When it comes to the convergence of technology and construction, many solutions are focused on form over function. Unlike many other offerings to hit the marketplace in recent years, drones represent an opportunity for organizations to deploy advanced technology for practical purposes, and their increasing use on job sites is far and wide.
Drones, or unmanned aerial vehicles (UAVs), are a fast-growing segment of just about every industry, including construction, retail, transportation, utilities, and security. Approximately 1.5 million drones and 160,000 remote pilots are registered with the Federal Aviation Administration (FAA), and that number is almost certain to rise exponentially in the years ahead.
Over the past five years, drones have increasingly become fixtures of job sites. And, new FAA rules are likely to increase the number of drones on job sites, a positive development for companies looking to improve their insights into projects.
In some ways, drones are the natural next step in the technological evolution for construction companies, as they offer a cost-effective way to use new technology to tackle long-standing needs.
In the construction space, companies can use drones in an almost limitless number of ways, including generating accurate orthophotos, 3D models, and point clouds in high density. And, they can be integrated into every step of the construction process, from the earliest phases of planning to the final stages of the commissioning handover.
Drones allow teams to gain new insights into projects, and they also deliver information in real-time, enabling organizations to connect the digital world with the physical world. They offer a feasible and relatively cost-effective way to increase job site efficiency and improve the accuracy of many traditionally labor-intensive tasks.
Perhaps the most apparent application of drones is intelligent aerial mapping during the surveying phase of a project. Drones enable teams to collect fast, flexible, and accurate data — including data that serves as the basis for progress reporting and stockpile management — they can use to inform decisions during their daily routines.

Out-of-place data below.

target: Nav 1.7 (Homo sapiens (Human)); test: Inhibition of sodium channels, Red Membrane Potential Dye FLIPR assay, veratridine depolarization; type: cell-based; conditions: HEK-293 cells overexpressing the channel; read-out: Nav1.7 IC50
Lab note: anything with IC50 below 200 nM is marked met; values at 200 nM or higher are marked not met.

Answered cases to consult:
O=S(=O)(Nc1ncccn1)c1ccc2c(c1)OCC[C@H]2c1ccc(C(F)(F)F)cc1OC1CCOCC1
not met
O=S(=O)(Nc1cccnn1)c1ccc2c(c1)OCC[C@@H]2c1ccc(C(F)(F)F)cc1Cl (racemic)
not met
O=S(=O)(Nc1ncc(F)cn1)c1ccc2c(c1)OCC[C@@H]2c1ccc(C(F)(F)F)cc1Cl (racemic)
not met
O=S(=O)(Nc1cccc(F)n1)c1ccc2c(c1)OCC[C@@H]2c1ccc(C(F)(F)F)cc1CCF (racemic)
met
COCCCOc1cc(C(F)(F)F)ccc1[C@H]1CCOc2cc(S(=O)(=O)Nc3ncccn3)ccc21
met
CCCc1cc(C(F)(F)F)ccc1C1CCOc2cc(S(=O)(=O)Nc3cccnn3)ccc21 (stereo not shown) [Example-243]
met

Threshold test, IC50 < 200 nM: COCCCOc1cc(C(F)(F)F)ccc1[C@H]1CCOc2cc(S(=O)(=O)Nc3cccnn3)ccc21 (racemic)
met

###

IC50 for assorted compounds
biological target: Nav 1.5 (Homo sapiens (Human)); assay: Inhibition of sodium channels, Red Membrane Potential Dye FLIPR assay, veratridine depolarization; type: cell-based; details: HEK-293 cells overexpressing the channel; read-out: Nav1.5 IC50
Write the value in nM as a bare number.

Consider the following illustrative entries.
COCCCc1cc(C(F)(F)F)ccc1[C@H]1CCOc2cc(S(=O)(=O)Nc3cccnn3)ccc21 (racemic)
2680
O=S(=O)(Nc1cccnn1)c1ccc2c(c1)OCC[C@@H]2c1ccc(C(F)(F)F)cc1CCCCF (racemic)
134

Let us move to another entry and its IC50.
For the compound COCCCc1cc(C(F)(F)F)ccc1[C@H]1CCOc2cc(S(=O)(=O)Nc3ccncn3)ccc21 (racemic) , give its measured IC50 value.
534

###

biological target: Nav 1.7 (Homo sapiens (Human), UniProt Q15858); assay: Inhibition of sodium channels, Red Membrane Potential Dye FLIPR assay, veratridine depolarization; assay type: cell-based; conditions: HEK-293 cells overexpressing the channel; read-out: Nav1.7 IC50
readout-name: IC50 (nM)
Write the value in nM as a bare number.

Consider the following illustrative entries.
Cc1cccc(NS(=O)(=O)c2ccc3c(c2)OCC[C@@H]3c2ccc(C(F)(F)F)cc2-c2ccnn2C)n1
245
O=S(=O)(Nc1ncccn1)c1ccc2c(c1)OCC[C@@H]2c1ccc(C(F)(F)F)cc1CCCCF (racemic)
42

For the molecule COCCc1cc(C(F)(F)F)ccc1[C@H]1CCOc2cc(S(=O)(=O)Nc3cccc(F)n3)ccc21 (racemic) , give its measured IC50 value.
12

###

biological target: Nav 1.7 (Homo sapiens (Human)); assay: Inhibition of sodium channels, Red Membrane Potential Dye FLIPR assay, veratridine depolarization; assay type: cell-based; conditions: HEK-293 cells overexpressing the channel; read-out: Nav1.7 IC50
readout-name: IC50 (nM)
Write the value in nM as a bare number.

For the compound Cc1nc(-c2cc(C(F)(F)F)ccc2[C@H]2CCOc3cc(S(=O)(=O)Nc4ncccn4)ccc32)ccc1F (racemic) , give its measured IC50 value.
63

Additionally, drones can be used to inspect projects and for real-time installation verification, which has the potential to spot problems early and save companies money. Drones can significantly increase job site efficiency without the need to interrupt construction work during data capture, and they provide safe views of projects that would otherwise be difficult to reach.
In New York City, for example, building inspectors are considering using drones to inspect facades on older buildings in a bid to improve safety on the streets below.
Before the advent of drones, the best option for getting aerial views of a job site required a more costly solution, such as renting a helicopter or a plane to fly overhead.
Deploying an airplane or a helicopter to fly over a job site was not just costly; it was a timely affair. Crews often couldn’t send up an aerial vehicle on a whim; it required scheduling in advance, and information gathered during these flights might not be available in real-time.
For too long, construction has been slow to adopt new forms of technology. Solutions such as Building Information Modeling (BIM) and computer-aided design (CAD) have changed the industry in recent decades. Since these, countless solutions have hit the marketplace, further transforming companies’ relationships with technology.
Using drones in construction projects is a new implementation of existing technology to gather valuable real-time data. They also offer an opportunity to make more efficient use of an organization’s teams, especially important given the shortage of skilled workers.
How are some new, innovative ways your company has used drones in building construction?